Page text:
YouTube is one of the most popular websites on the Internet that allows users to submit and share their own home videos with millions of viewers across the world. Many YouTube users post videos for fun and do not receive compensation, but there are several ways to potentially earn income with a YouTube channel.
One way that YouTube users earn money with their channels is through the YouTube partner program. Users with very popular channels that produce high-quality content on a regular basis may be contacted by YouTube to join the partner program. YouTube partners share a portion of the revenue generated from advertisements that appear in conjunction with their videos. The New York Times reports that popular YouTube producers can make $15,000 or more a month in revenues from the partner program.
Partnership on Individual Videos
Gaining enough popularity to become a YouTube partner can take years of effort, and many YouTube producers will never achieve full partner status. YouTube does, however, offer partnerships for individual viral videos. For instance, if you are not a regular YouTube content provider, but you happen to film something interesting or funny on YouTube that ends up getting tens of thousands or millions of views, YouTube might contact you and allow you to gain ad revenue based on that single popular video.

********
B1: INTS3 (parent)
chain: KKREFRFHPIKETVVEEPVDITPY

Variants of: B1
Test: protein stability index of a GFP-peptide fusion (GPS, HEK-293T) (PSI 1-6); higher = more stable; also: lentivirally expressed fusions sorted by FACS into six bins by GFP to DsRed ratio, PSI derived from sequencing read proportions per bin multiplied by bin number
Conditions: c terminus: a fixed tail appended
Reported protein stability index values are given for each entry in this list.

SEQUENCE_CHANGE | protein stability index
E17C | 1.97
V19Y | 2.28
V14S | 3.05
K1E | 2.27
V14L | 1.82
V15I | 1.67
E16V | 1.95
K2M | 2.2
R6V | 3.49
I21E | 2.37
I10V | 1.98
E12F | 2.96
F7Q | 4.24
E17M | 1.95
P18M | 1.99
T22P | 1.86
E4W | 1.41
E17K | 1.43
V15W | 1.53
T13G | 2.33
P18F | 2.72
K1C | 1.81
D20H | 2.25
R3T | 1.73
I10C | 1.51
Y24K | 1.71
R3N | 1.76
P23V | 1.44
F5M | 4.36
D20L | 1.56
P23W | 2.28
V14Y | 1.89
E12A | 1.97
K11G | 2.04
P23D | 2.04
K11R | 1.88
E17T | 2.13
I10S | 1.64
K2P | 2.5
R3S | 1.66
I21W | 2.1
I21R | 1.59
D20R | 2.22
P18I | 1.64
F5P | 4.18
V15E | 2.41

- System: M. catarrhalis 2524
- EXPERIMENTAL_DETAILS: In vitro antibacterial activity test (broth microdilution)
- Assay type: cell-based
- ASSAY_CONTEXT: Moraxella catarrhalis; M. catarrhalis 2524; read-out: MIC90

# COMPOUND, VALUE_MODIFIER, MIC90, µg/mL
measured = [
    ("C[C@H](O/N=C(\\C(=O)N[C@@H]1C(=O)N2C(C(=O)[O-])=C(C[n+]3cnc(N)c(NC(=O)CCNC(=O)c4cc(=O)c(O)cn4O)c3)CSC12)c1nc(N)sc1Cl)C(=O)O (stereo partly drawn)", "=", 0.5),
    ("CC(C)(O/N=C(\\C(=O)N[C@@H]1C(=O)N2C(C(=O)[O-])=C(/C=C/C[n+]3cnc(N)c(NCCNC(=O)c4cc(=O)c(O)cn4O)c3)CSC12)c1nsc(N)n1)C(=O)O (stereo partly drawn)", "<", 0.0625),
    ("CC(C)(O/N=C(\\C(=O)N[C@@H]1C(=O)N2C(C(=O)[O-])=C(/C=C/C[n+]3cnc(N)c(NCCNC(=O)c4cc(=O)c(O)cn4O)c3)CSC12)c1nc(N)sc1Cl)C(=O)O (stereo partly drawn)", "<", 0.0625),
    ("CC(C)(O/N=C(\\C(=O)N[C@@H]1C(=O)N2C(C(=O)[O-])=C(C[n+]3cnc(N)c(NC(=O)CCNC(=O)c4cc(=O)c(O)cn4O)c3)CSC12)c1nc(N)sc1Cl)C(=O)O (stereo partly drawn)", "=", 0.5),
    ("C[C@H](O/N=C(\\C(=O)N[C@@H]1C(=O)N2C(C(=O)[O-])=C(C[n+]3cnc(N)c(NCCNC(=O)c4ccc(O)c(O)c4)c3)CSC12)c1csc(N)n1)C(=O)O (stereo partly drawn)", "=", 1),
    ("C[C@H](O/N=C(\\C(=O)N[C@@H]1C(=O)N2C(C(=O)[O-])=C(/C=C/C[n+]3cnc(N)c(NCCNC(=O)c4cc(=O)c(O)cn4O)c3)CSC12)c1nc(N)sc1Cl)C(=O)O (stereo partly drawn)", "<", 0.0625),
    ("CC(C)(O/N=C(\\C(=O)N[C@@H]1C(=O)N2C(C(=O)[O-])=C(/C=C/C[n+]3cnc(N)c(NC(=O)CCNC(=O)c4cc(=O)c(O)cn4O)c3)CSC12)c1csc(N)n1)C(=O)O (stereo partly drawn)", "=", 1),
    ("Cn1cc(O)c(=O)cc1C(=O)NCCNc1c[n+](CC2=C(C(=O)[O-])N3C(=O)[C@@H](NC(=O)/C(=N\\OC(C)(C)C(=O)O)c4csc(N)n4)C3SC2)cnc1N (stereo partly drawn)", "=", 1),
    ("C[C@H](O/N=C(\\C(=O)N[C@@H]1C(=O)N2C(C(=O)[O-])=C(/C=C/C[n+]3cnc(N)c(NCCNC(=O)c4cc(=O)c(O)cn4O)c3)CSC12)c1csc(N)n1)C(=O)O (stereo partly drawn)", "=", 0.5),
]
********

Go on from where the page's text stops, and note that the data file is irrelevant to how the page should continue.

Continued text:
Another way YouTube producers generate income is by using their YouTube channels to promote their own external websites. An external website can contain more original video content or information pages with advertisements that generate revenue. A website can also serve as a means to sell products. For example, a popular YouTube produce could sell T-shirts on his website featuring his YouTube channel's logo and advertise the shirts in the videos he creates.
A YouTube channel can potentially generate income for users in many other ways. For example, a YouTube a private company might contact a YouTube producer to make videos to promote its products or services. Some YouTube videos contain links that allow viewers to quickly purchase songs they hear on YouTube from iTunes.
- "New York Times"; YouTube Videos Pull In Real Money; Brian Stelter; December 2008
- "BusinessWeek"; One-Off Viral Videos Now Can Make Money on YouTube; Rob Hof; August 2009
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Gregory Hamel has been a writer since September 2008 and has also authored three novels. He has a Bachelor of Arts in economics from St. Olaf College. Hamel maintains a blog focused on massive open online courses and computer programming.